(f, g, h, i, j) = 2 ** (a,b,c,d,e)

is invalid because the left side of ** is not a tuple, and Python won’t convert 2 into a tuple. Also,

(f, g, h, i, j) = (2,2,2,2,2) ** (a,b,c,d,e)

is invalid because ** is not defined on tuples, nor are other arithmetic operations. As with strings, + means concatenation, though, so (1,2,3) + (4,5,6) yields (1,2,3,4,5,6).

Exchanging values between two variables is a common thing to do. It’s an essential part of a sorting program, for example. The exchange in many languages requires three statements because a temporary copy of one of the variables has to be made during the swap:

temp = a

a = b

b = temp

Because of the way that tuples are implemented, this can be performed in one tuple assignment:

(a,b) = (b,a)

This is a little obscure, even to experienced programmers. A Java programmer could see what was meant, but initially, the rationale would not be obvious. This statement deserves a comment such as “perform an exchange of values using a tuple assignment.”

### 6. Built-in Functions for Tuples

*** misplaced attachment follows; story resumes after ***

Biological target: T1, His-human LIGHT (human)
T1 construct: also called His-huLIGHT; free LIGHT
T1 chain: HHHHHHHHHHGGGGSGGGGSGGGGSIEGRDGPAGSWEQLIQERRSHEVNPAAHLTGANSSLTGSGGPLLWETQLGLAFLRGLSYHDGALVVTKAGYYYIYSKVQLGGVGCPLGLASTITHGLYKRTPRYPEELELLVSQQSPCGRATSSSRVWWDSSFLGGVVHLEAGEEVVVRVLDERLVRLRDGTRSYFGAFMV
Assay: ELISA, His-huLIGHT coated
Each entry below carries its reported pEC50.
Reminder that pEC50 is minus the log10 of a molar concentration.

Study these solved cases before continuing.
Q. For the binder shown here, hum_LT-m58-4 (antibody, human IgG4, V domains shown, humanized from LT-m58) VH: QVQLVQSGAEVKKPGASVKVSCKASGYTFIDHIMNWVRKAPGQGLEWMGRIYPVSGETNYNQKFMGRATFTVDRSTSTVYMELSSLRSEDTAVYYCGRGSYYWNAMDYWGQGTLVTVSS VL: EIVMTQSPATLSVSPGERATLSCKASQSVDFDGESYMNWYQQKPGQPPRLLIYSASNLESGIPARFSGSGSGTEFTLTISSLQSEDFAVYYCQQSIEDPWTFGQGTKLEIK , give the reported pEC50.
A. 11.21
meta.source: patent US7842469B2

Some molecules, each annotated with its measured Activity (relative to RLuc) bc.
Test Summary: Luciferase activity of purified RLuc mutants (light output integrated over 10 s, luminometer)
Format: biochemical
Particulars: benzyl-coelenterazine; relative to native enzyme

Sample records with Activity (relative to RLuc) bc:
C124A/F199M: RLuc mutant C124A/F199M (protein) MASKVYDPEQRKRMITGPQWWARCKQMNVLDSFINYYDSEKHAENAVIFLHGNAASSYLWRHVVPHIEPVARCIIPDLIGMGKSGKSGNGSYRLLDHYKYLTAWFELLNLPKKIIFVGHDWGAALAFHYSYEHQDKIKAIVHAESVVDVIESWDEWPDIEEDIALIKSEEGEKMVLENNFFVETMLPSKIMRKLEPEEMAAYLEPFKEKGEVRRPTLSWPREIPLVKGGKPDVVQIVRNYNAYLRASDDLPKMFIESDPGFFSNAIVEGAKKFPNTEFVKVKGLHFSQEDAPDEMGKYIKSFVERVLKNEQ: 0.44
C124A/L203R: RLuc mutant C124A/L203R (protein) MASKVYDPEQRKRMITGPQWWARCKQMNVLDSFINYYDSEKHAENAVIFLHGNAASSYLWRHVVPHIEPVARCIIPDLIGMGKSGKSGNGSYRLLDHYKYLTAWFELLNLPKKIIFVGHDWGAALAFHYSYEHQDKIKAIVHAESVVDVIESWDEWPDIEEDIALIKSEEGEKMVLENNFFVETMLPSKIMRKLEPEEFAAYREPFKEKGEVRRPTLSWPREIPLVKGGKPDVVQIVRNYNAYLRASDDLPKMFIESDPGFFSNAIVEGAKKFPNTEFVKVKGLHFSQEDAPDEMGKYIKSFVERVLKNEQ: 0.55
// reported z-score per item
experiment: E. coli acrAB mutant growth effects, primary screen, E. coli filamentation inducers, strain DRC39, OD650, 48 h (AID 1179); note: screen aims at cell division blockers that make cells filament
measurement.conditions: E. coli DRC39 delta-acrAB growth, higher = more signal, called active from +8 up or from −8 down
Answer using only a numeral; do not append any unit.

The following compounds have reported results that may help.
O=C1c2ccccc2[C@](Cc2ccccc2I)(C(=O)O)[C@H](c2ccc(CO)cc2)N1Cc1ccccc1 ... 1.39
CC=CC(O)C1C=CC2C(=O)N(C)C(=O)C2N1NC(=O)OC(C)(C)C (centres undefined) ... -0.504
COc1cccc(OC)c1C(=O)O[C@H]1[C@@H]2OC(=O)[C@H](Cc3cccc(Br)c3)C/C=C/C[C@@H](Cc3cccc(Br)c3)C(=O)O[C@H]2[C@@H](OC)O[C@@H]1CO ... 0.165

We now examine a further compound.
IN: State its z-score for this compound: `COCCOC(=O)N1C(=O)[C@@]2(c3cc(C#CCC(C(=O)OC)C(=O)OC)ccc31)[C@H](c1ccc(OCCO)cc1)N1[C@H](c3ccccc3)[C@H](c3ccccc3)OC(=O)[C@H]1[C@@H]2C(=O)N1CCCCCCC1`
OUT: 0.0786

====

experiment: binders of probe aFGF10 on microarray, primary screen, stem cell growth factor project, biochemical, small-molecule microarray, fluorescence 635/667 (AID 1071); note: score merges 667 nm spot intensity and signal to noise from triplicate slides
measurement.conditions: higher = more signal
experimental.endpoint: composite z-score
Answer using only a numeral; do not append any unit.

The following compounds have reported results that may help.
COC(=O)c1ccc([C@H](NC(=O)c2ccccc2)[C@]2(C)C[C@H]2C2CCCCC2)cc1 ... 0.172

As examples for the table below, use the following:

T1 = (1,2,3,4,5)

T2 = (-1,2,4,5,7)

In addition, tuples can be compared using the same operators as for integers and strings. The comparison is done on an element-by-element basis, just as it is with strings. In the example above, T1>T2 because at the first location where the two tuples differ (the initial component) in the element in T1 is greater than the corresponding element in T2. It is necessary for the corresponding elements of the tuple to be comparable; that is, they need to be of the same type. So if the tuples t1 and t2 are defined as

t1 = (1, 2, 3, “4”, “5”)

t2 = (-1,2,4,5,7)

then the expression t1>t2 is not allowed. A string cannot be compared against an integer, and element 3 of t1 is a string, whereas element 3 of t2 is an integer.

Source: Parker James R. (2021), *Python: An Introduction to Programming*, Mercury Learning and Information; Second edition.